Israel is now officially moonward-bound and – if all goes well – the Star of David will land on the Earth’s enigmatic satellite on 13 February 2019, after a lunar mission launch was announced this week.
The blue and white spacecraft will be fired into the Earth’s atmosphere on the back of a SpaceX Falcon 9 rocket from Florida’s Cape Canaveral in December, the tiny capsule then travelling more than 238,000 miles in two months.
Touchdown would make Israel only the fourth country to land on the moon after the United States, China and Russia (formerly the Soviet Union). A joint European craft landed in 2006, while Japan and India have succeeded in orbiting missions.
The Israeli spacecraft, which stands at less than five feet tall and is less than half the weight of a Mini Cooper, has been in design since 2013, a project driven by the three founders of non-profit SpaceIL – Yariv Bash, Kfir Damari and Yonatan Winetraub.
They comprised one of the 16 teams to enter a 2007 lunar competition run by Google, but no entrant satisfied the criteria for the $30 million prize money, so the team set about raising private financing to the tune of $88 million.
One third of that came from Israeli telecoms billionaire Morris Kahn, who this week said the accomplishment – in Israel’s 70th year – would make all Israelis proud and “put us on the world’s space map”.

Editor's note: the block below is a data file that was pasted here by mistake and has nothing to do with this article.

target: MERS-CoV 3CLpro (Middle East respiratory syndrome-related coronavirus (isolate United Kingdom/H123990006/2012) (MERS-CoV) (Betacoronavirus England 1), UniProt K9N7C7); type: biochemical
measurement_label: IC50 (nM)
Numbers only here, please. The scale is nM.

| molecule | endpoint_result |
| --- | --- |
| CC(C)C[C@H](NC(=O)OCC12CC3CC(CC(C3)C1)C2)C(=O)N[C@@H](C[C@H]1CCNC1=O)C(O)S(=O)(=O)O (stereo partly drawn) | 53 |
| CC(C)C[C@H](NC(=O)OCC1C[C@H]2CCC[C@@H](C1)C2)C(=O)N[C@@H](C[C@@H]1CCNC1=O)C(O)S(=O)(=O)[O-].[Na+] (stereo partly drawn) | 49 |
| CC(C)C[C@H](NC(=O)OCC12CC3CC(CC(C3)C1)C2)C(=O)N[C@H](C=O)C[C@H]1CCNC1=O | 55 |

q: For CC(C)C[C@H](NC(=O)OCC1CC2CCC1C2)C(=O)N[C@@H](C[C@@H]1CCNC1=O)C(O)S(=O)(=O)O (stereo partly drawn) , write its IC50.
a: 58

Beaming with delight, the 87-year old philanthropist said: “After eight challenging years, I am filled with pride that the first Israeli spacecraft will soon be making its way to the moon. I have experienced numerous challenges in my life, but this was the greatest challenge of all. This is a huge achievement for us.”
The spacecraft, which is in its final construction and testing phase, has been made at the Israel Aerospace Industries (IAI) facility in Yehud, while in 2015 the team began working on the launch with SpaceX – the space exploration company of Tesla owner Elon Musk.
The craft’s journey is anything but straight – or straight-forward. At 37,000 feet it will disengage from the launch rocket and begin orbiting Earth in elliptical orbits.
When commanded from the control room, it will enter a higher altitude elliptical orbit around Earth, and when it reaches a point near the moon, it will ignite its engines and reduce its speed to allow the moon’s gravity to capture it.
It will then begin orbiting the moon, until it is time to land, a process that will be executed autonomously by the spacecraft’s navigation control system.
SpaceIL chief executive Ido Antebi said the spacecraft would now undergo “intensive checks and tests to prove that it will withstand the launch, flight and landing conditions,” adding that scientists and engineers had a “determination to complete this unique technological challenge in time for the launch date in December”.
IAI chief executive Josef Weiss said: “Reaching such an achievement during Israel’s 70th year symbolises how far we have come, and particularly the endless accomplishments that we can still achieve.”